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'Raku: The Cosmos in a Tea Bowl' opens at the Los Angeles County Museum of Art
Chōjirō (Raku I), Japan, died 1589, Shallow Bowl with Melon Design, 16th century, Raku ware; glazed ceramic, 2 3/8 x 13 x 13 in. (6.0 x 33.0 x 33.0 cm), Tokyo National Museum, TNM Image Archives.


LOS ANGELES, CA.- The Los Angeles County Museum of Art presents Raku: The Cosmos in a Tea Bowl. This exhibition comprises nearly 100 masterpieces with examples from all 15 generations and the subsequent generation of the Raku family, whose celebrated legacy continues to influence global ceramics. More than half of the ceramic objects in the exhibition are tea bowls. Other works include incense containers and burners, food utensils, water jars, and other objects used in the Japanese tea ceremony. Three Registered works are featured in the exhibition. One tea bowl by Raku I (Chōjirō) and one tea bowl by Raku III (Dōnyū) are each Registered Important Cultural Properties. Another tea bowl by Hon'ami Koetsu, an artist and potter outside the Raku family who achieved great fame for his works, is designated an Important Art Object. Special permission from the Japanese Government’s Ministry of Culture was required to include these Registered works in this exhibition.

“Raku: The Cosmos in a Tea Bowl is the first of its kind ever held in the United States, and LACMA is the only U.S. venue to host the exhibition,” said Robert T. Singer, curator and head of Japanese Art at LACMA. “Mr. Raku XV has said that he cannot conceive of another overseas exhibition in the future that would include such important works as tea bowls by Raku I, II, and III, in addition to the three Registered objects in this exhibition.”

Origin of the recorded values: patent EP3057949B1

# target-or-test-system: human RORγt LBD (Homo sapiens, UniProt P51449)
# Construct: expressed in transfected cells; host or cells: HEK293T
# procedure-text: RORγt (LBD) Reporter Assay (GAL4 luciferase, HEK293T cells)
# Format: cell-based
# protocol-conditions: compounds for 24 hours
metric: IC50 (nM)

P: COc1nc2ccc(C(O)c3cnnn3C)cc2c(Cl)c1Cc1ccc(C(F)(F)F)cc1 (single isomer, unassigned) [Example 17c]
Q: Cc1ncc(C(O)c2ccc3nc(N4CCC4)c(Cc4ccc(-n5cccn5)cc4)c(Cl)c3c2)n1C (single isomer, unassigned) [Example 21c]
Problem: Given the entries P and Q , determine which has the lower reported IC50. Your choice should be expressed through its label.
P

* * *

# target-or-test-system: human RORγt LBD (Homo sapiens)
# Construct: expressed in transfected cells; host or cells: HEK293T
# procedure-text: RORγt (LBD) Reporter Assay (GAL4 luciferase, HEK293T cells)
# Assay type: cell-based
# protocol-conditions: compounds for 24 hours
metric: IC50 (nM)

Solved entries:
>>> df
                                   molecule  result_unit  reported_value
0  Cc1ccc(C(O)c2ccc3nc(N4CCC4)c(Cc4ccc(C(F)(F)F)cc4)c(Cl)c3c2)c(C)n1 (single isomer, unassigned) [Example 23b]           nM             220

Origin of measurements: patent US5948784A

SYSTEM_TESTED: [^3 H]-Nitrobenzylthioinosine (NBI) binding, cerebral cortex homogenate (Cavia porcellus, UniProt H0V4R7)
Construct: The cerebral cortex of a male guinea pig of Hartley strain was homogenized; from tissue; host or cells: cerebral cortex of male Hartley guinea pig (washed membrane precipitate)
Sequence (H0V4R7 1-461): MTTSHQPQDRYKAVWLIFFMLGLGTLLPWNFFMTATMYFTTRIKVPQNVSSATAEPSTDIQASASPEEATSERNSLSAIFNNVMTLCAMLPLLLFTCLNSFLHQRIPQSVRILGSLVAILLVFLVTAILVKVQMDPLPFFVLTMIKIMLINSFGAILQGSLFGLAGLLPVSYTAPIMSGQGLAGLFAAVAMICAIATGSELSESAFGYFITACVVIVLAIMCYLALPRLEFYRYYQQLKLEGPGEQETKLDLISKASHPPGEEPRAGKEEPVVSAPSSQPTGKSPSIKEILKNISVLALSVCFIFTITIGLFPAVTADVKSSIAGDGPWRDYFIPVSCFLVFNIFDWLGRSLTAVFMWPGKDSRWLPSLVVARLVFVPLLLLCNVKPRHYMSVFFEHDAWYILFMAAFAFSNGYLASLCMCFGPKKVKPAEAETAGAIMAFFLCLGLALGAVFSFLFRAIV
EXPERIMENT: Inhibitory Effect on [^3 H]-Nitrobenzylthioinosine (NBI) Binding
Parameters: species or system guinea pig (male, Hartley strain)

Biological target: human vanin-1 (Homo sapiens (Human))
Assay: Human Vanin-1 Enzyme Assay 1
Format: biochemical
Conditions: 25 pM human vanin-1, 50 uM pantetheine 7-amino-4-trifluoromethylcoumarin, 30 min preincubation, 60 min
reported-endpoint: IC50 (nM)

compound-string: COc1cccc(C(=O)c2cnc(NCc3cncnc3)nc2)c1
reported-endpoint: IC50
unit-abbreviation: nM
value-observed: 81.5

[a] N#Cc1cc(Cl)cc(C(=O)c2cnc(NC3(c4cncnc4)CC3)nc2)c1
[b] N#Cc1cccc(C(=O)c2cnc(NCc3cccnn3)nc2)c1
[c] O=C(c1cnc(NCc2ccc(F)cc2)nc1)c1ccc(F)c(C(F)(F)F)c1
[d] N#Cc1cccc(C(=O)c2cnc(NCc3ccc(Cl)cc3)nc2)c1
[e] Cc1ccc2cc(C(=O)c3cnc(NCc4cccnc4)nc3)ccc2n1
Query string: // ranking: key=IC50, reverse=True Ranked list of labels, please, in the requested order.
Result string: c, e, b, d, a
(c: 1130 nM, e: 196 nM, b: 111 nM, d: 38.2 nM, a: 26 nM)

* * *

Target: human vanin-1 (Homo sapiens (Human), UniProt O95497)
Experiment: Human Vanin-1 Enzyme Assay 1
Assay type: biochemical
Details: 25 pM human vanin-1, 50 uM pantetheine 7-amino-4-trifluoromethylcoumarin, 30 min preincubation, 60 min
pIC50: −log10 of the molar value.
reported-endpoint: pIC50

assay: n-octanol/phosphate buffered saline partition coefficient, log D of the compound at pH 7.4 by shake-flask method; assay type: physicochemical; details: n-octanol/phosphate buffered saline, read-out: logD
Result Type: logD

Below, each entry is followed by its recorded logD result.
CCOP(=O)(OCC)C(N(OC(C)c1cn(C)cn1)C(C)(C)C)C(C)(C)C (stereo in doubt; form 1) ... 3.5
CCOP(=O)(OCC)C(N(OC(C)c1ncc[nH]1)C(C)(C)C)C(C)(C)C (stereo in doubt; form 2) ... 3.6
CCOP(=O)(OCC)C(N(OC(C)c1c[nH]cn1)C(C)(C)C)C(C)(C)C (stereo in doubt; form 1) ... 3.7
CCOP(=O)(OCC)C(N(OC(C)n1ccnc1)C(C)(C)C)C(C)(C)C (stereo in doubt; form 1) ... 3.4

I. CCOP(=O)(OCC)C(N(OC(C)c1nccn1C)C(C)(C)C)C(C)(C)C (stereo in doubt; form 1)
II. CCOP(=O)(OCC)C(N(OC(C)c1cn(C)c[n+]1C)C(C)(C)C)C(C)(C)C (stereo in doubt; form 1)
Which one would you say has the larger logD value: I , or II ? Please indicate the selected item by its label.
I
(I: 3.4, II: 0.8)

Following its display at LACMA, Raku: The Cosmos in a Tea Bowl travels to Russia where it will be on view at the Hermitage Museum in St. Petersberg (July 11–September 6, 2015) and the Pushkin State Museum of Fine Arts in Moscow (September 22– November 15, 2015).

In the West, the term raku refers to a quick, low-fire technique for making ceramics that is often used to teach beginners. This technique traces back to a Japanese family of potters or, more specifically, to the originator of the technique, Raku I (Chōjirō), who lived in the 1500s. Since then, for over 400 years a single person named Raku has represented each of the 15 generations as a Raku Master. Today Raku XV is the head of the Raku lineage, and his adult son represents the next generation.

A traditional Japanese Raku tea bowl is a low-fire ceramic that is hand formed (not on a wheel), glazed with thin layers of color, and fired quickly in a single-chamber open kiln heated with chunks of extremely hot coal. During the firing, the scorching hot ceramic is removed from the kiln with tongs. The clay used to make traditional Japanese Raku ware is sandy and porous—a special formulation able to tolerate this quick cooling without fracturing. Stores of this special clay are made and laid away by each Raku Master for exclusive use by his greatgrandchild, three generations in the future. Today Raku XV uses clay put aside for him by his great-grandfather, Raku XIII.

The special clay and methods of forming and firing produce effects and colors that make Raku wares highly prized by tea practitioners. Since their first use in 16th-century tea ceremonies, tea bowls by Raku masters have been given the greatest respect. The tea bowl is the central object in the Japanese tea ceremony, and for 15 generations Raku have produced tea bowls for each generation of tea ceremony teachers and their followers.

Raku begins at the lower level of the Pavilion for Japanese Art and ascends through the pavilion in loose chronological order, representing ceramics produced by each of the 15 generations plus the next generation of Raku potters. Works by the two active Raku potters (representing the 15th and subsequent generations of the family) will be shown in the Juda Gallery.





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